Television shows based on horror movies are becoming increasingly popular. Hannibal and Bates Motel both developed large fanbases during their respective runs. Rosemary’s Baby also saw new life as an NBC miniseries, and Damien provided The Omen franchise with a short-lived television series counterpart. With countless more on the way, it nonetheless surprises people to learn that this is not a new trend. Nothing in horror really is.
Studios, producers and investors have always wanted to cash in on a franchise or a title if it became successful enough. After all, if a feature film or series of films proves to be lucrative, then a TV series seems in some ways to be the logical next step.
Attack of the Killer Tomatoes
Believe it or not, one of the most ridiculous B-Movies ever made was turned into a Saturday morning cartoon series that was just as ridiculous. Attack of the Killer Tomatoes was naturally short-lived. It carries on the story five years after the Great Tomato War. Professor Putrid T. Gangreen—yes, really—is bent on continuing his bizarre experiments in hopes of eventually achieving world domination. The show ran for two seasons before its cancellation. It also spawned action figures and a video game.
Blade was a follow-up to a successful movie series, yet nobody saw the TV show when it aired. Nobody really knew about it. While it was not the best TV drama ever made, it wasn’t the worst either and even though Wesley Snipes did not return for the role, Kirk Jones was serviceable. The show actually kept continuity with the film series, following some months after the end of Blade Trinity. It lasted only one season.
Even more obscure than Attack of the Killer Tomatoes was the cartoon based on Little Shop of Horrors. Called Little Shop, it was about a much younger Seymour caring for a plant named Junior. For something that was already turned into a Broadway musical, it’s nonetheless embarrassingly lightened. Capitalizing on that success, each episode features some kind of musical number, as well as a specific moral for kids to come away with. Ironic for something originally about a man feeding human beings to his plant to further his own ambitions.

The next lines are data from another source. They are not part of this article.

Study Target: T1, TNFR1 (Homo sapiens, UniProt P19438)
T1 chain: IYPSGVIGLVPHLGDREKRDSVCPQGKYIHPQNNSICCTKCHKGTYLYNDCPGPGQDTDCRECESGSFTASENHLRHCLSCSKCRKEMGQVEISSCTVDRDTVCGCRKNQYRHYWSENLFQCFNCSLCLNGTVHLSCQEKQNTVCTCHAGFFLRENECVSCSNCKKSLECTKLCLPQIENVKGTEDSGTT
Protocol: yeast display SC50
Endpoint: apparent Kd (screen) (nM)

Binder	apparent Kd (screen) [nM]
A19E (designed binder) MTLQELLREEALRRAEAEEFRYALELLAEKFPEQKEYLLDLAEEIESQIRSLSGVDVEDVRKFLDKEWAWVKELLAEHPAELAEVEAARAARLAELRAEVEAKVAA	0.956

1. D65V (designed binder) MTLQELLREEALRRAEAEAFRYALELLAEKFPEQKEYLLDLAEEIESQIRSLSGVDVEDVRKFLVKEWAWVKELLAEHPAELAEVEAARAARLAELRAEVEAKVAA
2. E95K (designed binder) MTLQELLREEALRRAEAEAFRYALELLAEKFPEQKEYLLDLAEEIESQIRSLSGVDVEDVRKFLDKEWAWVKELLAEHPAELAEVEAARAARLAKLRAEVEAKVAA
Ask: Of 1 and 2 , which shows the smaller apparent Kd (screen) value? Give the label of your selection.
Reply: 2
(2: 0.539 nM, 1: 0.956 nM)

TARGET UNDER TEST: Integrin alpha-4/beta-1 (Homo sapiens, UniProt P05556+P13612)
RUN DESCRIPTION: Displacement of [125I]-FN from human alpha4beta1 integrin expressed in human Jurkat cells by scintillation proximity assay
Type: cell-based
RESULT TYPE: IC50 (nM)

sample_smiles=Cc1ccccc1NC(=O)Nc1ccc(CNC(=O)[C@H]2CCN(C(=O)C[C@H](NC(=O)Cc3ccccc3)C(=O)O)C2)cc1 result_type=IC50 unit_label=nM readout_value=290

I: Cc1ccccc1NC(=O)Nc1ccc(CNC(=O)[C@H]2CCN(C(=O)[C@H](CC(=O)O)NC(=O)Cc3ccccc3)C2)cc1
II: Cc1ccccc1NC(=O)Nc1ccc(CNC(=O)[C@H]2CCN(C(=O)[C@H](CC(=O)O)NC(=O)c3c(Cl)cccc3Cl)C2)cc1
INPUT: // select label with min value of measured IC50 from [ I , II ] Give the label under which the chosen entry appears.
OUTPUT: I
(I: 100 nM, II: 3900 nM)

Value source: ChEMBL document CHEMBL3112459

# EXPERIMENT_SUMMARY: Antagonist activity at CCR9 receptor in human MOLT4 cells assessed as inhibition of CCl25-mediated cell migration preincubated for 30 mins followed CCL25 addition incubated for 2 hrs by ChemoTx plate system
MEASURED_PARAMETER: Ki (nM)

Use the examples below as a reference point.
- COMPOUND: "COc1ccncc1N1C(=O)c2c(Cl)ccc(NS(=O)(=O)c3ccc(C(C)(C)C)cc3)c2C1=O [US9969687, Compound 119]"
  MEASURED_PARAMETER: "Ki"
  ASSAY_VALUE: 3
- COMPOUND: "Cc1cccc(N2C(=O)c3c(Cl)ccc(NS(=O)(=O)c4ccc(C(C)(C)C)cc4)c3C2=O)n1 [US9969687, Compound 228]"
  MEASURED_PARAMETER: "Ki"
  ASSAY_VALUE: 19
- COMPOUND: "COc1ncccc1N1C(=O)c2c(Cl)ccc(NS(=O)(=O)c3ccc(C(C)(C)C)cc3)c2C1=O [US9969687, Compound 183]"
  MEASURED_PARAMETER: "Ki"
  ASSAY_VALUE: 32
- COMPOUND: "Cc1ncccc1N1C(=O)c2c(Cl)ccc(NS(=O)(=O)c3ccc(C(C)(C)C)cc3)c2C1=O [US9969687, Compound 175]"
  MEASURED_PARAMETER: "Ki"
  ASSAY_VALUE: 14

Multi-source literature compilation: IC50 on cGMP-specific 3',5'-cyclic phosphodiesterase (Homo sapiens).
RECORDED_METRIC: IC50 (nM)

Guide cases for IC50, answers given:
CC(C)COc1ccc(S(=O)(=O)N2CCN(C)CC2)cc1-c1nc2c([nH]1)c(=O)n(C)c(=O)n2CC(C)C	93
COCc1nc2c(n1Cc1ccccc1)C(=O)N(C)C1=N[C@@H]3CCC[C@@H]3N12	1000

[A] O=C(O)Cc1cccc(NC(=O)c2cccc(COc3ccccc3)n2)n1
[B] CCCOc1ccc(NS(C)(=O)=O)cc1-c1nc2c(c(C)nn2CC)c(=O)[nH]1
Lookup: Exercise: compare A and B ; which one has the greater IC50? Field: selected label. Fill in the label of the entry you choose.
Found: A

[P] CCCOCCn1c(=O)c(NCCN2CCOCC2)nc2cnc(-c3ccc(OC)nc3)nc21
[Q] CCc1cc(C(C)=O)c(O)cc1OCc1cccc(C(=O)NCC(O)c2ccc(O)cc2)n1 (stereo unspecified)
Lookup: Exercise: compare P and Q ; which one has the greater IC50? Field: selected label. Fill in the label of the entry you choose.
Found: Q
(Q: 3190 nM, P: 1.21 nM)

It has nothing to do with its namesake film series, but Friday the 13th is the official television adaptation of the movies. Most of the creators behind the franchise were involved with the show in some capacity. It was their chance to tell different kinds of stories, ideas that were still horror but had nothing to do with Jason. Despite the limitations of the time, there were actually a few good stories. Some were genuinely creepy. Even legendary director David Cronenberg helmed an episode.
Freddy’s Nightmares has been gaining some traction in later years, ever since it was briefly picked up to air on Chiller in its first reruns since it went of the air in 1990. Still, most people are unaware, which is both a good thing and a bad thing. The vast majority of episodes were very, very bad. But every week Robert Englund would appear as Freddy Krueger either to introduce a new story or to star in the episode. The pilot for Freddy’s Nightmares was the long-awaited prequel about Krueger’s last days as the Springwood Slasher and the mob that burned him alive. While it was far from the quality of something like Bates Motel, it still deserves a proper DVD release.